New Hampshire Senator, Jeanne Shaheen (D-NH), just reintroduced the "Right Start Child Care and Education Act," which would help make child care more affordable for working class families by amending the federal tax code.
Specifically, the Senator's legislation proposes the following:
- Increase outdated dollar limits on child care expenses for families. In particular, the bill increases the range of the credit to 35-50 percent of eligible expenses (from the current 20-35 percent), the maximum expense amount to $6,000 for one child or dependent (from $3,000), and the maximum income eligible for the maximum credit to $30,000 (from $15,000). The bill would also increase the maximum amount allowed for employer-provided flexible spending accounts for dependent care assistance to $7,500 (from $5,000) annually.
- Make the child care tax credit fully refundable. Even though the lowest-income families are eligible for the credit, they receive only a small share of the tax benefits since they have no tax liability. Making the credit refundable will enable more low-income families to access child care and get to work and will increase the tax credit’s value for middle-income families.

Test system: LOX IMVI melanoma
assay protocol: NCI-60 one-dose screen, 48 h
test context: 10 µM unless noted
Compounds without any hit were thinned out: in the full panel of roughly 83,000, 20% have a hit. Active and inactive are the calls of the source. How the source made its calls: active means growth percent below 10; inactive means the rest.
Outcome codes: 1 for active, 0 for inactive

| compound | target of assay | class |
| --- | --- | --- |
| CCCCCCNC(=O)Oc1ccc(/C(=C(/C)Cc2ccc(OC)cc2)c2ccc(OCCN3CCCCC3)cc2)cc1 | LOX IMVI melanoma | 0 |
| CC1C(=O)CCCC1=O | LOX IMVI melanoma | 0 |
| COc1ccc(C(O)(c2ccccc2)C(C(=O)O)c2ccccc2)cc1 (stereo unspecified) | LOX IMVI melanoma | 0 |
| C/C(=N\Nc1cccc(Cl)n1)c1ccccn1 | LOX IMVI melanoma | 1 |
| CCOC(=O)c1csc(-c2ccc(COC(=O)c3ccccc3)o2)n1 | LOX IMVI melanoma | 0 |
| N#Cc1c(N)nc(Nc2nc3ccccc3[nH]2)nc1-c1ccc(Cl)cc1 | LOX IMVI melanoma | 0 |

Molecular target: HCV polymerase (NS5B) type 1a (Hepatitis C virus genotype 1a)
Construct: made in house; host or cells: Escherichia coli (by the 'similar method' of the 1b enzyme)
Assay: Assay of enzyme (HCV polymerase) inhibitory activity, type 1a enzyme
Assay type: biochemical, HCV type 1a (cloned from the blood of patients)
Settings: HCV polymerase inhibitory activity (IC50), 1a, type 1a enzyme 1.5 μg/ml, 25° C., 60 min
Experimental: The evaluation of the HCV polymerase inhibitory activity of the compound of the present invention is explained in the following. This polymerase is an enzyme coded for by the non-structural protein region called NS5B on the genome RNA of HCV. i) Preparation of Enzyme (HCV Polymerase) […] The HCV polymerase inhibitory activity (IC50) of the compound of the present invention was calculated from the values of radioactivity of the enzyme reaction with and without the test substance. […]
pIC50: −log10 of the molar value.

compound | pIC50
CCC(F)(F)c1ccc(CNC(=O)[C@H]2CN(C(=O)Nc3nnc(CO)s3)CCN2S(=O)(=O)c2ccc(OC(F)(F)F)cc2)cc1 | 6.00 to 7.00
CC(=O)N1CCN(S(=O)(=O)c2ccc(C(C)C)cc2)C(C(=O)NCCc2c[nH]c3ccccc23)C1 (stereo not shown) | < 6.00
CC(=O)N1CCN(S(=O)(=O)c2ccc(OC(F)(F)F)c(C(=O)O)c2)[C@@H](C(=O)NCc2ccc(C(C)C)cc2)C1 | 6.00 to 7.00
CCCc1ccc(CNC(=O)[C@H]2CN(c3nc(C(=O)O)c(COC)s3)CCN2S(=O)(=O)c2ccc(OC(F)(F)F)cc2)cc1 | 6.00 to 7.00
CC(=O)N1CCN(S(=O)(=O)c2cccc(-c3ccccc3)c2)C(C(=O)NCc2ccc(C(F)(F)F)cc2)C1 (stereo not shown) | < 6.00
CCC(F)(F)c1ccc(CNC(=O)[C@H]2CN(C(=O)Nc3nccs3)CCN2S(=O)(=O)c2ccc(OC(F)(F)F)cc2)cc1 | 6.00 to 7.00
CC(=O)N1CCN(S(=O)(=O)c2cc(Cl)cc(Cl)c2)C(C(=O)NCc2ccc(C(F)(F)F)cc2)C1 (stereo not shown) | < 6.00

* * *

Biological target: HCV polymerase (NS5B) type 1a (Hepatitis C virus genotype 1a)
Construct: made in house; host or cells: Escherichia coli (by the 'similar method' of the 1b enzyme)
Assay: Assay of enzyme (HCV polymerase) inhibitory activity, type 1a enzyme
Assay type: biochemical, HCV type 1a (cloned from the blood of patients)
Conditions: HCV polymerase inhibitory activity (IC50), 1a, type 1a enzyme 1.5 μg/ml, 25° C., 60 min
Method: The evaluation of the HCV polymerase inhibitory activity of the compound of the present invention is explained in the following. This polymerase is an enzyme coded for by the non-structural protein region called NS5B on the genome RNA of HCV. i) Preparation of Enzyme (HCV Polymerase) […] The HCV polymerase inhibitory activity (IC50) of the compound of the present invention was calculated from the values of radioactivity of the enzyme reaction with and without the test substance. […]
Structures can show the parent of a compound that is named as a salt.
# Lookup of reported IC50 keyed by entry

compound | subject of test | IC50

- Create a tax credit for educated childcare professionals. The bill would allow college graduates with degrees in early childhood education, child care, or other related subjects who work at licensed child care facilities to claim a $2,000 tax credit for up to three years.
- Increase support for businesses that provide child care benefits for employees. The bill would increase the tax credit for employer-provided child care to 35 percent of eligible expenses (from 25 percent) and increase the total allowable credit to $225,000 (from $150,000).
The "Right Start Child Care and Education Act" is cosponsored by three other Senators including Kirsten Gillibrand (D-NY), Brian Schatz (D-HI), and Amy Klobuchar (D-MN).
Child Care Aware® of America proudly supports this bill, and we applaud Senator Shaheen and her colleagues for their leadership on this issue.